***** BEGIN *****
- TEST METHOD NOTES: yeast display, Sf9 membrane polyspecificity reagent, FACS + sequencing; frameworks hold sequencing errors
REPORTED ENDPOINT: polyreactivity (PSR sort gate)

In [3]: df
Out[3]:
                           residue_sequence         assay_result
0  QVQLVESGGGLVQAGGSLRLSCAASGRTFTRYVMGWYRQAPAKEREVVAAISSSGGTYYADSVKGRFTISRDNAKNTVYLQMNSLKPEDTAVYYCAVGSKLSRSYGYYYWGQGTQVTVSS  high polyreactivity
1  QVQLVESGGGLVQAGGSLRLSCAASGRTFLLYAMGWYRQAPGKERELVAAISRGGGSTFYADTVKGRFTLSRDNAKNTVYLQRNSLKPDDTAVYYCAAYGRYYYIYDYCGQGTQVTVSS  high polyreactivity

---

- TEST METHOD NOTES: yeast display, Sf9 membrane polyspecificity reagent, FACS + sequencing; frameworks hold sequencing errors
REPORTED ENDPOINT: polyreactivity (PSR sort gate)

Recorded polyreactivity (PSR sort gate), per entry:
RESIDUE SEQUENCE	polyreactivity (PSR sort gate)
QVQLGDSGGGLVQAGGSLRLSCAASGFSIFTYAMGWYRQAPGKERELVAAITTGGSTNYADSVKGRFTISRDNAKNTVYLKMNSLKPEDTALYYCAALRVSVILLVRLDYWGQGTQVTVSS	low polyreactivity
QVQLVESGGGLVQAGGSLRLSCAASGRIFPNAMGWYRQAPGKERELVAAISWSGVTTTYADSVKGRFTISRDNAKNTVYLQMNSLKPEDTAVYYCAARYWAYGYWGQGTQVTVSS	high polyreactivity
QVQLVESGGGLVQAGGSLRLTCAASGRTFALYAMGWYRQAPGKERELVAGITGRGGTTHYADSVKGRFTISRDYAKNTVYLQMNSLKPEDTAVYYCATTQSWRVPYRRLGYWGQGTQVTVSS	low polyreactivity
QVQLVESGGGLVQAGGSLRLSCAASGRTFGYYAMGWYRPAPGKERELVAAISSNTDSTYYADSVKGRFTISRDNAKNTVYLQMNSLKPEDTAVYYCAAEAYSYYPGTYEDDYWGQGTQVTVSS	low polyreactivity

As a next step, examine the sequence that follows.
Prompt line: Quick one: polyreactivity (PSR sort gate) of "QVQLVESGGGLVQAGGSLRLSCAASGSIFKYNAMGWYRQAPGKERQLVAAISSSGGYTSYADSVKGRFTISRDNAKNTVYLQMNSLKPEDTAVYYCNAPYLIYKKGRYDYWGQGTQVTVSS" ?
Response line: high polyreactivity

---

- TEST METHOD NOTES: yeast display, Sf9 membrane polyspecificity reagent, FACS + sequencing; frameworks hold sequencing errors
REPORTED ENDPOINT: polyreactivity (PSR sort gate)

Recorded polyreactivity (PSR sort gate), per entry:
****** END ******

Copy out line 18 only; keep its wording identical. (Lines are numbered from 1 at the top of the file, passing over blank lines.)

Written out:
Prompt line: Quick one: polyreactivity (PSR sort gate) of "QVQLVESGGGLVQAGGSLRLSCAASGSIFKYNAMGWYRQAPGKERQLVAAISSSGGYTSYADSVKGRFTISRDNAKNTVYLQMNSLKPEDTAVYYCNAPYLIYKKGRYDYWGQGTQVTVSS" ?